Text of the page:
The latest multi-year drought in Europe (from 2018 to 2020) was the worst such event since 1766, according to newly-published research.
The study, published in Earth’s Future, concluded that these droughts are having a profound impact on agriculture, the environment and local populations.
What we have to expect in the future are multi-year droughts of the same intensity as the 2018 to 2020 event but lasting way longer. This greatly depends on how global warming will develop.
The researchers also said that the droughts are increasing in length, often stretching for several consecutive years, and are becoming more intense.
Researchers from the UFZ-Helmholtz Center for Environmental Research in Leipzig, Germany, and the University of Life Sciences in Prague, identified the 2018 to 2020 drought as a new benchmark for Europe.See Also:Climate Coverage
They said it showed “an unprecedented intensity that persisted for more than two years, exhibiting a mean areal coverage of 35.6 percent and an average duration of 12.2 months.”
According to the scientists, the last European multi-year drought is more relevant than previous events because of the high surface air temperatures reported during its occurrence. The researchers believe that such temperatures add to the evidence that climate change exacerbates drought events.
One of the most relevant characteristics of a multi-year drought event is its impact on vegetation.
“Sometimes, single-year droughts can be sustained by the ecosystem, like a forest,” Oldrich Rakovec, a researcher at the UFZ-Helmholtz Center, told Olive Oil Times. “But when there is extreme stress, as the ecosystem is exposed to the multi-year drought, the effects can be severe on vegetation and forests and their dynamics,”
The scientists’ analysis “is based on characterizing anomalous conditions of root-zone soil moisture that reflect the antecedent and contemporary hydro-meteorologic conditions and constitutes the primary source of water for plant growth.”
While many data have been gathered on single-year and specific drought phenomena across Europe, the new research reported how far fewer significant studies had been conducted on the effects and dynamics of multi-year droughts.
The researchers investigated the 2018 to 2020 drought’s effects on agriculture, finding significant drops in crop yields for the main staple cereals across the European continent: losses of up to 17.5 percent for wheat in Germany, 20 to 40 percent loss of grain maize in western Europe and around 10 percent losses for barley in most countries.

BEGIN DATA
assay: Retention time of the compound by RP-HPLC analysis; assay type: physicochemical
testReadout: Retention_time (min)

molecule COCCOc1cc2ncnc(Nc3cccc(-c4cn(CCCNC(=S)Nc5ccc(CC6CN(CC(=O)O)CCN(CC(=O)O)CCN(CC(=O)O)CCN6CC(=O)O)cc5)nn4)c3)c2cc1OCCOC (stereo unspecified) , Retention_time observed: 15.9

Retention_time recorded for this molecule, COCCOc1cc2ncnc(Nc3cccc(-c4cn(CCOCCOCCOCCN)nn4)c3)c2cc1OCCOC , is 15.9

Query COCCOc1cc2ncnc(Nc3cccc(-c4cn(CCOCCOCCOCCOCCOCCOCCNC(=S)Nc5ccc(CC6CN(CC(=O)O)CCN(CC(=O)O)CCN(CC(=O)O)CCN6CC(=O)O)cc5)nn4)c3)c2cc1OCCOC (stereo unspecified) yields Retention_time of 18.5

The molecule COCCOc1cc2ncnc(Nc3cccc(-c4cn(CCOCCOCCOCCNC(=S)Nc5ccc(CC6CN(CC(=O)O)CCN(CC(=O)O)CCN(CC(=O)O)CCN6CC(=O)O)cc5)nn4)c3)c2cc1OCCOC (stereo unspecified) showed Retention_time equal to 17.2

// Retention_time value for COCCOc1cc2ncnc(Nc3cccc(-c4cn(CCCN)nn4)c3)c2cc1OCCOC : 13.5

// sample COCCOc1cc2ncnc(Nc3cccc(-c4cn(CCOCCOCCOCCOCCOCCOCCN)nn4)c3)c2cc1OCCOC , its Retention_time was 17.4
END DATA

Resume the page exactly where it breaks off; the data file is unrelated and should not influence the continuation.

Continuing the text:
Multi-year droughts also are crucial in understanding climate evolution in a global scenario characterized by growing greenhouse gas emissions and the increasing occurrence of extreme weather events.
“1766 as a starting date for our study is very practical since that is the year our Swiss colleagues started collecting climate data based on temperature and precipitation,” Rakovec said. “That allowed us to build a hydro-meteorological model to peek into past and future tendencies.”
The researchers also mentioned the latest report of the European Commission, which estimates the monetary loss due to drought at €9 billion per annum. The most significant portion of these losses is related to agriculture, followed by the energy sector and the public water supply systems.
“Besides direct financial losses, the natural net ecosystem carbon uptake can be further significantly reduced by drought conditions,” the researchers wrote.
“What we have to expect in the future are multi-year droughts of the same intensity as the 2018 to 2020 event but lasting way longer,” Rakovec added. “This greatly depends on how global warming will develop.”
Given the current uncertainty on the future global greenhouse gas emissions scenario, the researchers based their estimates on the two scenarios used as a common platform for climate models, RCP 4.5 and RCP 8.5.
The former is considered a stabilization scenario that will see greenhouse gas emissions level out and global temperatures rise by about 2.4 ºC compared to the pre-industrial era by 2100. The latter is a worst-case scenario where no special measures are taken to curtail greenhouse gas emissions, and by 2100 temperature could rise by 4.3 ºC.
Using the RCP 4.5 scenario, the most extreme droughts in the current century might last up to 100 months, several times longer than the 2018 to 2020 benchmark drought. In the RCP 8.5 scenario, droughts could last up to 300 months.
“While the moderate RCP 4.5 emission scenario projects the most significant drought clusters to cover up to 50 percent of the entire domain [European continent], this areal extent reaches up to 65 percent based on the high-emission scenarios,” the researchers wrote.
“The scope of our research was to gather and analyze data relative to the whole European continent, not to give suggestions on global mitigation strategies,” Rakovec added. “But, of course, on a personal level, I would stress the relevance of wiser systems of water management and of precision agriculture to truly target the plant when using water for irrigation.”
“On a global scale, the most relevant action I can think of is the reduction of the global greenhouse gas emissions,” he said.
The researchers concluded that the 2018 to 2020 drought event should be considered a wake-up call on agricultural policies in Europe and the rest of the world.
“Multi-year droughts are a global problem,” Rakovec said. “As an example, look at the California drought, a multi-year event which is stretching over 10 years. And that is affecting agriculture and water availability there.”